1276. Analysis of Treatment Outcome for Uncomplicated Methicillin-Resistant Staphylococcus aureus (MRSA) Bacteremia (UMRSAB)
Session: Poster Abstract Session: Bacteremia and Endocarditis
Saturday, October 5, 2013
Room: The Moscone Center: Poster Hall C
Posters
  • Poster 4x6_20131 id week murat.pdf (240.6 kB)
  • Background: The Infectious Diseases Society of America (IDSA) recommendation for uncomplicated methicillin-resistant Staphylococcus aureus(MRSA) bacteremia (UMRSAB) is to treat with at least 2 weeks of intravenous (IV) antibiotics. The majority of research about UMRSA has focused on catheter related blood stream infection (CRBSI). Treatment regimens for UMRSAB in non-catheter settings have not been extensively studied.

    Methods: A retrospective cohort study was conducted in an 802 bed tertiary care center from July 2005 through Dec 2012 to analyze UMRSAB from medical records with the following inclusion criteria: exclusion of endocarditis; no implanted prostheses; follow up blood cultures performed 2 - 4 days after the initial set that do not grow MRSA; defervescence within 72 hours of initiating effective therapy; no tunneled catheters and no evidence of metastatic sites of infection.

    Results: Of 1126 consecutive patients with MRSA bacteremia, 146 were uncomplicated. Mean patient age was 58.2 ± 18 years; mean hospital length of stay was 13.9 ± 14.2 days; and mean APACHE II score was12.6 ± 7. The sources of UMRSAB were skin/wound (n=58, 40%), CRBSI (n=34, 23%), unknown (n=33, 22%), genitourinary (n=7, 5%), and respiratory (n=14, 10%). The treatment regimens of patients with UMRSAB from skin/wound etiology were categorized as either IV antibiotic only, oral (PO) antibiotic only, or a combination of inpatient IV and outpatient PO antibiotics (MIX). Of the 58 patients in the skin/wound etiology group, 39 were treated with IV (67%), 5 with PO (8.6%), and 14 with MIX (24%). The duration of treatments for the skin/wound etiology group were IV 19.3 ± 10 days, PO 15 ± 7.2 days and MIX 18.1 ± 11 days, including 5.9 ± 4.5 days of IV and 12.1 ± 10.3 days of PO antibiotics. The overall 30 day mortality in individual treatment groups was 8% (N=3), 0%, and 0%; and recurrences of MRSA were 3% (n=1), 20% (n=1) and 14.3% (n=2) for IV, PO and MIX respectively.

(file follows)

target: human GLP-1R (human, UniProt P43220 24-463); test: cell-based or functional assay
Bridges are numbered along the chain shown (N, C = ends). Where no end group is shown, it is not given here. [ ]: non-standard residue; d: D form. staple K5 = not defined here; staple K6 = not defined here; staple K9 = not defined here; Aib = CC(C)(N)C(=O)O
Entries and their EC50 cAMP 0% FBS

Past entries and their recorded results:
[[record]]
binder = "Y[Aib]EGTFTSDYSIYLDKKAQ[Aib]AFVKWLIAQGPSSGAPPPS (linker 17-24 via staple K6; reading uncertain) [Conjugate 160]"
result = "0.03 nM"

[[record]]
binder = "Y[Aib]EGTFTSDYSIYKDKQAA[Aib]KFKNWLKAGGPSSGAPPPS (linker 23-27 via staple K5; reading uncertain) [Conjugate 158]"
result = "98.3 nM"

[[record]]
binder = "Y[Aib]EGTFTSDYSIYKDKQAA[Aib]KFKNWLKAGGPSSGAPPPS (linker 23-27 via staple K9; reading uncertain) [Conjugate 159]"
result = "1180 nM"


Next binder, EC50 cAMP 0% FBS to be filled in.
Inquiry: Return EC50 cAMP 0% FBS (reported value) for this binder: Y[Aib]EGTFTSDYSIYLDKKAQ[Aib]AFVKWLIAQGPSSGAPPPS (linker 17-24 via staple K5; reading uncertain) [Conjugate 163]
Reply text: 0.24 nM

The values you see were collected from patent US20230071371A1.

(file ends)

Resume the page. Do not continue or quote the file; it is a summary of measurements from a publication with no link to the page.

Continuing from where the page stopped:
Conclusion: The present study suggests that clinicians may consider oral antibiotic treatment in selected patients with UMRSAB from a skin/wound source and a lower APACHE II score. Multicenter prospective studies are needed to evaluate optimal treatment.

    Murat Gonulalan, MD1, Samia Arshad, MPH1, Daniela Moreno, B.S.1, Mary Beth Perri, MT2 and Marcus Zervos, MD1,3, (1)Infectious Diseases, Henry Ford Hospital, Detroit, MI, (2)Henry Ford Health System, Detroit, MI, (3)Wayne State University School of Medicine, Detroit, MI

    Disclosures:

    M. Gonulalan, None

    S. Arshad, None

    D. Moreno, None

    M. B. Perri, None

    M. Zervos, None

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